Pixels made flesh

39

“What do we want?”
“A slogan.”
“When do we want it?”
“Now.”

Went to the Canberra “March in March” protest today, so need to write about it. Everyone else has written about their own experiences among the 100,000 plus people who marched in cities and towns all over Australia in last three days, so I should too. 100,000 people, by the way, virtually ignored by the media (except to complain about one or two signs, out of thousands, with a rude word or two, in order to discredit the event), but whose actions, just 6 months into the term of a new government, are unprecedented.

The Canberra event was much like the other events everywhere. It all had a pleasantly amateurish feel – no professional protesters or rent-a-crowd here. Ordinary people with no second names (“I’m Jim” “I’m Lisa” and so on) standing in front of an “open mic”, most clearly for the first time, saying in a few stumbling, and in one case tearful, words, why they had made the effort to come. Young and old, radical-looking and very conservative, men and women (about equal numbers), straight and gay, Aboriginal and “indigenous” (as one Aboriginal speaker put it), local Canberra and “from Goulburn” “from Newcastle” “from overseas”, healthy and not-so-healthy.
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Lights out

7

The last time an Australian Labor leader came up with a phrase that was both memorable and of positive benefit to the Party was Ben Chifley’s ‘Light on the Hill’. So good was it, in fact, that the media have deliberately tried to turn it into a joke phrase.

Oddly, the phrase is part of an otherwise forgettable piece of prose:

I try to think of the Labor movement, not as putting an extra sixpence into somebody’s pocket, or making somebody Prime Minister or Premier, but as a movement bringing something better to the people, better standards of living, greater happiness to the mass of the people. We have a great objective – the light on the hill – which we aim to reach by working the betterment of mankind not only here but anywhere we may give a helping hand. If it were not for that, the Labor movement would not be worth fighting for.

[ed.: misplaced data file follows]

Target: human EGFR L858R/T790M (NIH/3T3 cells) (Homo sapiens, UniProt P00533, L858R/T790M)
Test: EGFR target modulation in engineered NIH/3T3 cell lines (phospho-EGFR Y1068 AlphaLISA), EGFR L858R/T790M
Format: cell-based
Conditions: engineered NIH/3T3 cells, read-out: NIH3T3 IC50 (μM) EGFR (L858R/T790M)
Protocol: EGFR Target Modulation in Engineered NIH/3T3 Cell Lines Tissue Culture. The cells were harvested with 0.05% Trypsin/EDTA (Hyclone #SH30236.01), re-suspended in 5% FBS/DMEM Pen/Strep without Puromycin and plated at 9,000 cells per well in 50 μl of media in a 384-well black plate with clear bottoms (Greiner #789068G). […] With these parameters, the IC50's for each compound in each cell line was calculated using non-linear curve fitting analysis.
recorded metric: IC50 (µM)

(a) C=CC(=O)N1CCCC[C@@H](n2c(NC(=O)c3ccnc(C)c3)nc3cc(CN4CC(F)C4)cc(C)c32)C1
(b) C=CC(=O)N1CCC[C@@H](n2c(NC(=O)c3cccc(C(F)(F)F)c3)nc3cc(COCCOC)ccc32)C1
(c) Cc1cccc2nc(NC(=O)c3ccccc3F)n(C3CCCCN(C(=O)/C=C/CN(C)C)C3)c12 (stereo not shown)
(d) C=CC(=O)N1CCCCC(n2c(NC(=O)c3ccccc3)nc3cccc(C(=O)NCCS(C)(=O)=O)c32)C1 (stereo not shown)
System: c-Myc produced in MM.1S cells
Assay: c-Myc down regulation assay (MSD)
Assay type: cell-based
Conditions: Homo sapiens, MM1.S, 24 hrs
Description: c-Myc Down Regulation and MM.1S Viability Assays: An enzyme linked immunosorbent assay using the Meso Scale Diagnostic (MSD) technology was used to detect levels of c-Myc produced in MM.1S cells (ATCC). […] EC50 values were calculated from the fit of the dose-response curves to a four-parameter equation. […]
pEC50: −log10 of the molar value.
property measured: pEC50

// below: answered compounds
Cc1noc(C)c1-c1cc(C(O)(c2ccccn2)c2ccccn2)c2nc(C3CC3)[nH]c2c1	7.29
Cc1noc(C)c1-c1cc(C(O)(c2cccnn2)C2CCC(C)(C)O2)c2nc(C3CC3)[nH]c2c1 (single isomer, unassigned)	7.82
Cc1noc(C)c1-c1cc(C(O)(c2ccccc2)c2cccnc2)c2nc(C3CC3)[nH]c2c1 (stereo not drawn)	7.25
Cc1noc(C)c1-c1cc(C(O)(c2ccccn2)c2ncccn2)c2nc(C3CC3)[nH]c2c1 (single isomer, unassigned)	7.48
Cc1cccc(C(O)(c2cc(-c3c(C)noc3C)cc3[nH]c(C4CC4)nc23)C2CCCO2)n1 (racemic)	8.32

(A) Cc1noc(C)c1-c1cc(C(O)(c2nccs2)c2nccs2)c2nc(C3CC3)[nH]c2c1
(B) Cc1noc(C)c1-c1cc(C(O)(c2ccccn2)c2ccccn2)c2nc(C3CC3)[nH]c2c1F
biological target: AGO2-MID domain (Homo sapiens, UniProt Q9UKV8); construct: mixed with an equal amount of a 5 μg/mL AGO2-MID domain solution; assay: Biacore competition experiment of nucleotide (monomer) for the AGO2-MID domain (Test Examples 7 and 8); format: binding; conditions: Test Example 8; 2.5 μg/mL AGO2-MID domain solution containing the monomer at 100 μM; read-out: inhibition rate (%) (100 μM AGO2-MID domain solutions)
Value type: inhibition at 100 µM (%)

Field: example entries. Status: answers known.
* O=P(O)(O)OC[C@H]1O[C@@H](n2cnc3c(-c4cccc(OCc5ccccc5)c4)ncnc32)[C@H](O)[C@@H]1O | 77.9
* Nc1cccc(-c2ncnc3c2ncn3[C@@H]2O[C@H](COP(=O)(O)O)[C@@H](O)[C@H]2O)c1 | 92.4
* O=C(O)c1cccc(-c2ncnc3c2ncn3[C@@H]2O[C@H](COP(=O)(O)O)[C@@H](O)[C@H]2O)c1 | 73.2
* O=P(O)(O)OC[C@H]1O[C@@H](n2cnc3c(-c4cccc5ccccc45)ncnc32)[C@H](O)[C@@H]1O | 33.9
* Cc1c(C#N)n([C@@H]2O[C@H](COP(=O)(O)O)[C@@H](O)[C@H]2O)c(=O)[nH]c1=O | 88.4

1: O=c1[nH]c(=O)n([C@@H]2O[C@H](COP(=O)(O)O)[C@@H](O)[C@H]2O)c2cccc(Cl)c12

Indeed the memorable ‘light’ part bears no obvious relation to the rest of the worthy description, and that in turn, though it is worthy, is totally unclear. ‘Better standards of living’? ‘Greater happiness’? You see what he is trying to get at, but it is no ‘We hold these truths to be self-evident, that all men are created equal, that they are endowed by their Creator with certain unalienable Rights, that among these are Life, Liberty and the pursuit of Happiness’, is it?
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Green parasols

1

‘You have come down here to see an election – eh? Spirited contest, my dear sir, very much so indeed. We have opened all the public-houses in the place. It has left our opponent nothing but the beer-shops — masterly policy, my dear sir, eh?’ The little man smiled complacently, and took a large pinch of snuff.

‘And what is the likely result of the contest?’ inquired Mr. Pickwick.

‘Why, doubtful, my dear sir, rather doubtful as yet,’ replied the little man. ‘Fizkin’s people have got three-and-thirty voters in the lock-up coach-house at the White Hart.’
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Police Academy 9

18

Here we are 8 days since the election that swept Tony Abbott and his Neanderthals to power (although not quite in the Qld-style landslide they and Rupert Murdoch were hoping for) and they have, astonishingly, not yet rolled into Government House to be sworn in.

For the media, including the ABC, the election seems not to have happened. They (rather like a Japanese soldier still hiding out in the Philipines and following the Emperor’s orders 50 years after the end of the war) are still bashing Labor, stirring up leadership tensions and ignoring policy issues, while Rudd supporters still trot into tv studios to talk about the future of the Party they damaged so badly, Graham Richardson is still billed as a “Labor powerbroker” (the word “power” being wrong), and scum from the RW think tank the IPA, busily planning the Hayekian paradise, are merely identified as “conservative commentators” by the ABC, rather in the way they might identify Genghis Khan as a “Chinese Horseman”.